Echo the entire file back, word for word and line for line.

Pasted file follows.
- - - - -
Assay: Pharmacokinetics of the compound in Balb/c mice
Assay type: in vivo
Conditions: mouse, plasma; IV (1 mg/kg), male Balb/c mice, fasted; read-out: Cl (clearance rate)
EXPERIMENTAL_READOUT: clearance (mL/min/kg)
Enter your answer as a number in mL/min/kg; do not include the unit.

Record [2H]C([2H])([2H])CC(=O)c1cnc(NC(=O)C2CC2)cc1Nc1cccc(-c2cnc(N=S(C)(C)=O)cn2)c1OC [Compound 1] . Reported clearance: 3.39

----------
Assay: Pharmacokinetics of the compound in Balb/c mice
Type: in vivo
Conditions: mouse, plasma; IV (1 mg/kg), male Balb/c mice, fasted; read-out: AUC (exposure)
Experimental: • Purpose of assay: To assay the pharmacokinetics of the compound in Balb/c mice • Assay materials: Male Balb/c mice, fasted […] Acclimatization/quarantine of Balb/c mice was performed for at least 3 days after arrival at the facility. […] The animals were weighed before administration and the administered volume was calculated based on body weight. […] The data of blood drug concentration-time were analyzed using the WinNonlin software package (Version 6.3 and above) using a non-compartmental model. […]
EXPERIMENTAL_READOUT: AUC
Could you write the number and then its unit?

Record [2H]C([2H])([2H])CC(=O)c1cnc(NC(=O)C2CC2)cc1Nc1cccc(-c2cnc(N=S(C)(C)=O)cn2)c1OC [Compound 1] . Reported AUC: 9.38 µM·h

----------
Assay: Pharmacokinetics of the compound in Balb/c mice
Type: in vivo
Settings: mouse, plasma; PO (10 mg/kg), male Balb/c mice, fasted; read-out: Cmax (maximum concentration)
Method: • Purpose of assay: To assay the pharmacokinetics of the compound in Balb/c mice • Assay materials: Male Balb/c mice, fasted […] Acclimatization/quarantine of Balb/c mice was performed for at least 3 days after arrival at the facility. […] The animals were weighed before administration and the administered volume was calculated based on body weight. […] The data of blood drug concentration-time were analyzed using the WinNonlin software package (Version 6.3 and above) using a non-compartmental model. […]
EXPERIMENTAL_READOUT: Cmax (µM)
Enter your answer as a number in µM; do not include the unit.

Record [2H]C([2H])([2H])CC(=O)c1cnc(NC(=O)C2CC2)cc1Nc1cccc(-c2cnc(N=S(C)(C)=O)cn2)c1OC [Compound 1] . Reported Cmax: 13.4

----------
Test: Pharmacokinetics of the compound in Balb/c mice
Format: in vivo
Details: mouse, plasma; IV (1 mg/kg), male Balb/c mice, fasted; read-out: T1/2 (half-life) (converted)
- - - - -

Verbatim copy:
Assay: Pharmacokinetics of the compound in Balb/c mice
Assay type: in vivo
Conditions: mouse, plasma; IV (1 mg/kg), male Balb/c mice, fasted; read-out: Cl (clearance rate)
EXPERIMENTAL_READOUT: clearance (mL/min/kg)
Enter your answer as a number in mL/min/kg; do not include the unit.

Record [2H]C([2H])([2H])CC(=O)c1cnc(NC(=O)C2CC2)cc1Nc1cccc(-c2cnc(N=S(C)(C)=O)cn2)c1OC [Compound 1] . Reported clearance: 3.39

----------
Assay: Pharmacokinetics of the compound in Balb/c mice
Type: in vivo
Conditions: mouse, plasma; IV (1 mg/kg), male Balb/c mice, fasted; read-out: AUC (exposure)
Experimental: • Purpose of assay: To assay the pharmacokinetics of the compound in Balb/c mice • Assay materials: Male Balb/c mice, fasted […] Acclimatization/quarantine of Balb/c mice was performed for at least 3 days after arrival at the facility. […] The animals were weighed before administration and the administered volume was calculated based on body weight. […] The data of blood drug concentration-time were analyzed using the WinNonlin software package (Version 6.3 and above) using a non-compartmental model. […]
EXPERIMENTAL_READOUT: AUC
Could you write the number and then its unit?

Record [2H]C([2H])([2H])CC(=O)c1cnc(NC(=O)C2CC2)cc1Nc1cccc(-c2cnc(N=S(C)(C)=O)cn2)c1OC [Compound 1] . Reported AUC: 9.38 µM·h

----------
Assay: Pharmacokinetics of the compound in Balb/c mice
Type: in vivo
Settings: mouse, plasma; PO (10 mg/kg), male Balb/c mice, fasted; read-out: Cmax (maximum concentration)
Method: • Purpose of assay: To assay the pharmacokinetics of the compound in Balb/c mice • Assay materials: Male Balb/c mice, fasted […] Acclimatization/quarantine of Balb/c mice was performed for at least 3 days after arrival at the facility. […] The animals were weighed before administration and the administered volume was calculated based on body weight. […] The data of blood drug concentration-time were analyzed using the WinNonlin software package (Version 6.3 and above) using a non-compartmental model. […]
EXPERIMENTAL_READOUT: Cmax (µM)
Enter your answer as a number in µM; do not include the unit.

Record [2H]C([2H])([2H])CC(=O)c1cnc(NC(=O)C2CC2)cc1Nc1cccc(-c2cnc(N=S(C)(C)=O)cn2)c1OC [Compound 1] . Reported Cmax: 13.4

----------
Test: Pharmacokinetics of the compound in Balb/c mice
Format: in vivo
Details: mouse, plasma; IV (1 mg/kg), male Balb/c mice, fasted; read-out: T1/2 (half-life) (converted)